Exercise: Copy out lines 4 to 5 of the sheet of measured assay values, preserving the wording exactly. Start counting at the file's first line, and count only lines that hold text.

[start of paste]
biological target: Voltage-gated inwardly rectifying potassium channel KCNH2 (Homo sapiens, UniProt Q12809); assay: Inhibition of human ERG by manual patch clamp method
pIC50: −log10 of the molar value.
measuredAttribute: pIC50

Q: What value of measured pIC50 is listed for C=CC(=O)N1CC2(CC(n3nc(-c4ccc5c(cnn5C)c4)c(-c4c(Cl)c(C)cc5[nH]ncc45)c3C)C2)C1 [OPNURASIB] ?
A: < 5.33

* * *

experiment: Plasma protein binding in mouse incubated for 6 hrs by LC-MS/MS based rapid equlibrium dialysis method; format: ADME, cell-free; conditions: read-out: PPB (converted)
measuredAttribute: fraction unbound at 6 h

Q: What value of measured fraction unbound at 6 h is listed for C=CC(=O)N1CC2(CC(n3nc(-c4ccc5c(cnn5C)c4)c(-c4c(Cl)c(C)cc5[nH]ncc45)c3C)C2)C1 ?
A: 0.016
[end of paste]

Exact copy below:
Q: What value of measured pIC50 is listed for C=CC(=O)N1CC2(CC(n3nc(-c4ccc5c(cnn5C)c4)c(-c4c(Cl)c(C)cc5[nH]ncc45)c3C)C2)C1 [OPNURASIB] ?
A: < 5.33